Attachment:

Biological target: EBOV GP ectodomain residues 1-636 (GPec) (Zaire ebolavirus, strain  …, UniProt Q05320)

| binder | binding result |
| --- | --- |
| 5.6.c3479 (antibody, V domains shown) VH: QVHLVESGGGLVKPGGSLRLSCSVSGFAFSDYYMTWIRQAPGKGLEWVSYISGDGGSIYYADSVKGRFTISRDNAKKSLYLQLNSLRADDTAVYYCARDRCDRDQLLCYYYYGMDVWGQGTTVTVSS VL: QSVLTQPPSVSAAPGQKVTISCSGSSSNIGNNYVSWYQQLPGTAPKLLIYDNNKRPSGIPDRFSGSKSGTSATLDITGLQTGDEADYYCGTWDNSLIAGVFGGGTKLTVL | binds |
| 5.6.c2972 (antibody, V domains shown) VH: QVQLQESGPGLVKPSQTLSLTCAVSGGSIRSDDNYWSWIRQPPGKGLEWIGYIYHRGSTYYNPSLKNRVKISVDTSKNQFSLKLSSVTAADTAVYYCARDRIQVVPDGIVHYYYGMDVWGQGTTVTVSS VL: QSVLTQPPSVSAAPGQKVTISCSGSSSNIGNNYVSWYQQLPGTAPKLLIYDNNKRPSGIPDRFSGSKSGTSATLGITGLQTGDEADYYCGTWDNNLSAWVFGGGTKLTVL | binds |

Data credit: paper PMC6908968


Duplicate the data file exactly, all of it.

Biological target: EBOV GP ectodomain residues 1-636 (GPec) (Zaire ebolavirus, strain  …, UniProt Q05320)

| binder | binding result |
| --- | --- |
| 5.6.c3479 (antibody, V domains shown) VH: QVHLVESGGGLVKPGGSLRLSCSVSGFAFSDYYMTWIRQAPGKGLEWVSYISGDGGSIYYADSVKGRFTISRDNAKKSLYLQLNSLRADDTAVYYCARDRCDRDQLLCYYYYGMDVWGQGTTVTVSS VL: QSVLTQPPSVSAAPGQKVTISCSGSSSNIGNNYVSWYQQLPGTAPKLLIYDNNKRPSGIPDRFSGSKSGTSATLDITGLQTGDEADYYCGTWDNSLIAGVFGGGTKLTVL | binds |
| 5.6.c2972 (antibody, V domains shown) VH: QVQLQESGPGLVKPSQTLSLTCAVSGGSIRSDDNYWSWIRQPPGKGLEWIGYIYHRGSTYYNPSLKNRVKISVDTSKNQFSLKLSSVTAADTAVYYCARDRIQVVPDGIVHYYYGMDVWGQGTTVTVSS VL: QSVLTQPPSVSAAPGQKVTISCSGSSSNIGNNYVSWYQQLPGTAPKLLIYDNNKRPSGIPDRFSGSKSGTSATLGITGLQTGDEADYYCGTWDNNLSAWVFGGGTKLTVL | binds |

Data credit: paper PMC6908968